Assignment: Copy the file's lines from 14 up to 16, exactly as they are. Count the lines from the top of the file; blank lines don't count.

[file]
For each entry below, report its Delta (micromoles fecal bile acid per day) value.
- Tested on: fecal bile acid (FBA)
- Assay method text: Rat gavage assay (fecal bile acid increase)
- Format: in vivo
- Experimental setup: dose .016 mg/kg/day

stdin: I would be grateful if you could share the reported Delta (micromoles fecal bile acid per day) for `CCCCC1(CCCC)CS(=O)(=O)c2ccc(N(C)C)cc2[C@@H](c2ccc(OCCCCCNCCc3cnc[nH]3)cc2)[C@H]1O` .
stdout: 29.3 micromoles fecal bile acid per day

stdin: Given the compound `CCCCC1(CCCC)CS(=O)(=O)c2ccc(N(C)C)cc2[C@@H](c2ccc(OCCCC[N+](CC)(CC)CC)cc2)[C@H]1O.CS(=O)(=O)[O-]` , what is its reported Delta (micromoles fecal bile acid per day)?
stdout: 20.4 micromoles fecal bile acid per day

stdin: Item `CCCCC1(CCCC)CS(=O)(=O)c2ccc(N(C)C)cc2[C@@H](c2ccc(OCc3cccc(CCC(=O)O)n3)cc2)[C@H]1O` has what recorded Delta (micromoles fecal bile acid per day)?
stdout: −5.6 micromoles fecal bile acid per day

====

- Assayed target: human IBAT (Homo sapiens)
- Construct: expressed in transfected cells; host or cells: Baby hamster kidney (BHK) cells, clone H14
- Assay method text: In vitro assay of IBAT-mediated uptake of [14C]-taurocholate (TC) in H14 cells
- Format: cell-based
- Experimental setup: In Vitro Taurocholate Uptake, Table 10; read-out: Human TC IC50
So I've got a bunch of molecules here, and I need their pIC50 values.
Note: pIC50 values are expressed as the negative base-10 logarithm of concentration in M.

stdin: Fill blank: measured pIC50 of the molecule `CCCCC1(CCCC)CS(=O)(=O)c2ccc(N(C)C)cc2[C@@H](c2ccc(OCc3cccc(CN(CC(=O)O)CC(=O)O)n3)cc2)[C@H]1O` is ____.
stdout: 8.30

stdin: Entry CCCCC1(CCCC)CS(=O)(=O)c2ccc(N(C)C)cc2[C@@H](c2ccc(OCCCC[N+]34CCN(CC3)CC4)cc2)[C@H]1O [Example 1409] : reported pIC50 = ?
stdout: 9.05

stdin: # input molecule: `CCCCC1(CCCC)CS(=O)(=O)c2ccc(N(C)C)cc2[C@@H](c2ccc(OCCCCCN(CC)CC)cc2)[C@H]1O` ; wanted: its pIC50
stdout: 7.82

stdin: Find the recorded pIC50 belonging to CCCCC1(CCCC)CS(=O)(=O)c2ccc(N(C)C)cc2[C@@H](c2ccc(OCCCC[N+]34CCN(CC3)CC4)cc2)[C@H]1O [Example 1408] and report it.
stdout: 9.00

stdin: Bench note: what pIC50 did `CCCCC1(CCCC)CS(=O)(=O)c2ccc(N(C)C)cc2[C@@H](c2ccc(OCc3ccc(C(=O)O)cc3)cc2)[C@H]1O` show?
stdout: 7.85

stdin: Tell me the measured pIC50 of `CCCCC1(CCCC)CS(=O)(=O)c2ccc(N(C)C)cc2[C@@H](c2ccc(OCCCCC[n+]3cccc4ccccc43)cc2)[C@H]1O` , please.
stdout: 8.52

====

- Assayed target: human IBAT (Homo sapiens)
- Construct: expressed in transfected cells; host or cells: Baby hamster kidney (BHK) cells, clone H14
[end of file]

- Construct: expressed in transfected cells; host or cells: Baby hamster kidney (BHK) cells, clone H14
- Assay method text: In vitro assay of IBAT-mediated uptake of [14C]-taurocholate (TC) in H14 cells
- Format: cell-based